"Punishing my prep team's a warning," I tell her. "Not just to me. But to you, too. About who's really in control and what happens if she's not obeyed. If you had any delusions about having power, I'd let them go now. Apparently, a Capitol pedigree is no protection here. Maybe it's even a liability."
The president allows a few moments of unrest, and then continues in her brisk fashion. Only now the words coming out of her mouth are news to me. "But in return for this unprecedented request, Soldier Everdeen has promised to devote herself to our cause. It follows that any deviance from her mission, in either motive or deed, will be viewed as a break in this agreement. The immunity would be terminated and the fate of the four victors determined by the law of District Thirteen. As would her own. Thank you." In other words, I step out of line and we're all dead.
And now Coin, with her fistful of precious nukes and her well-oiled machine of a district, finding it's even harder to groom a Mockingjay than to catch one. But she has been the quickest to determine that I have an agenda of my own and am therefore not to be trusted. She has been the first to publicly brand me as a threat.
We spend a couple of hours quizzing each other on military terms. I visit my mother and Prim for a while. When I'm back in my compartment, showered, staring into the darkness, I finally ask, "Johanna, could you really hear him screaming?" "That was part of it," she says. "Like the jabberjays in the arena. Only it was real. And it didn't stop after an hour. Tick, tock." "Tick, tock," I whisper back. Roses. Wolf mutts. Tributes. Frosted dolphins. Friends. Mockingjays. Stylists. Me. Everything screams in my dreams tonight.
I don't think they quite know what to do with the three of us, particularly me. I have my Mockingjay outfit with me, but I've only been taped in my uniform. Sometimes I use a gun, sometimes they ask me to shoot with my bow and arrows. It's as if they don't want to entirely lose the Mockingjay, but they want to downgrade my role to foot soldier. Since I don't care, it's amusing rather than upsetting to imagine the arguments going on back in 13.
"Sometime in the near future, this war will be resolved. A new leader will be chosen," says Boggs. I roll my eyes. "Boggs, no one thinks I'm going to be the leader." "No. They don't," he agrees. "But you'll throw support to someone. Would it be President Coin? Or someone else?" "I don't know. I've never thought about it," I say. "If your immediate answer isn't Coin, then you're a threat. You're the face of the rebellion. You may have more influence than any other single person," says Boggs. "Outwardly, the most you've ever done is tolerated her.”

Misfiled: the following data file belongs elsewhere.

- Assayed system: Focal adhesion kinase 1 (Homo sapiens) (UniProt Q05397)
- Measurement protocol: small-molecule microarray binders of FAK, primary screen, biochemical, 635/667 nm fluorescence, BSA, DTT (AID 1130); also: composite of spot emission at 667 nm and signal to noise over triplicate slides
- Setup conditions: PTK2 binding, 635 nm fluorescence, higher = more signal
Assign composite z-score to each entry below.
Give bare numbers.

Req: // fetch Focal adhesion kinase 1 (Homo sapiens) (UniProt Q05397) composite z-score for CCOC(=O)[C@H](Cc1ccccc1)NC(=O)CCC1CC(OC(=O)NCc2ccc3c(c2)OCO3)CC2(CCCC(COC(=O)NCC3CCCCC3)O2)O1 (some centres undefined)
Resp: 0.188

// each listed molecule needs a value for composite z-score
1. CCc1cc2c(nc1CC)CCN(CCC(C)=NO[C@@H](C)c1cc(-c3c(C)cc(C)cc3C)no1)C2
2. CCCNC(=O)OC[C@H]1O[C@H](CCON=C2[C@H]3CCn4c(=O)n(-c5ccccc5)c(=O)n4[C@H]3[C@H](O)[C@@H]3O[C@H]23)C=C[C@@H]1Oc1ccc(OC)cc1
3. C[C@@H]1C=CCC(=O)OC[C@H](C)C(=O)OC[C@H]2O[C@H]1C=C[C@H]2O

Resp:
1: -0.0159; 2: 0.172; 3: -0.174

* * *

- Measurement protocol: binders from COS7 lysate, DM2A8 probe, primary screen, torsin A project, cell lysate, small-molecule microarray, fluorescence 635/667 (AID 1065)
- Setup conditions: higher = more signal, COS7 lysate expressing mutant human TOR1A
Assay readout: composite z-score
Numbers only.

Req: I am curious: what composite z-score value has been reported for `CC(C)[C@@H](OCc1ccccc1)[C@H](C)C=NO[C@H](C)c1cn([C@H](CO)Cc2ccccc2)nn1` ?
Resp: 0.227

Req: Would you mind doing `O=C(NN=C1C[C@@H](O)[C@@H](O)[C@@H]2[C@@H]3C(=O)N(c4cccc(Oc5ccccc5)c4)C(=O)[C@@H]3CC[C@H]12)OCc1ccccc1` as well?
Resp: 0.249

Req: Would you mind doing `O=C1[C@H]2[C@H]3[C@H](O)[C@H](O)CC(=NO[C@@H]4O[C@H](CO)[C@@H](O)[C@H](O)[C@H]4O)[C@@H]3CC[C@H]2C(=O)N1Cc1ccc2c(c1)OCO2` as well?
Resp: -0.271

First I get a glimpse of the blond braid down her back. Then, as she yanks off her coat to cover a wailing child, I notice the duck tail formed by her untucked shirt. I have the same reaction I did the day Effie Trinket called her name at the reaping. At least, I must go limp, because I find myself at the base of the flagpole, unable to account for the last few seconds. Then I am pushing through the crowd, just as I did before. Trying to shout her name above the roar. I'm almost there, almost to the barricade, when I think she hears me. Because for just a moment, she catches sight of me, her lips form my name. And that's when the rest of the parachutes go off.
"I brought you this." Gale holds up a sheath. When I take it, I notice it holds a single, ordinary arrow.
"It's supposed to be symbolic. You firing the last shot of the war."
"What if I miss?" I say. "Does Coin retrieve it and bring it back to me? Or just shoot Snow through the head herself?"
"You won't miss." Gale adjusts the sheath on my shoulder. We stand there, face-to-face, not meeting each other's eyes.
"You didn't come see me in the hospital."
He doesn't answer, so finally I just say it.
"Was it your bomb?"
"I don't know. Neither does Beetee," he says. "Does it matter? You'll always be thinking about it."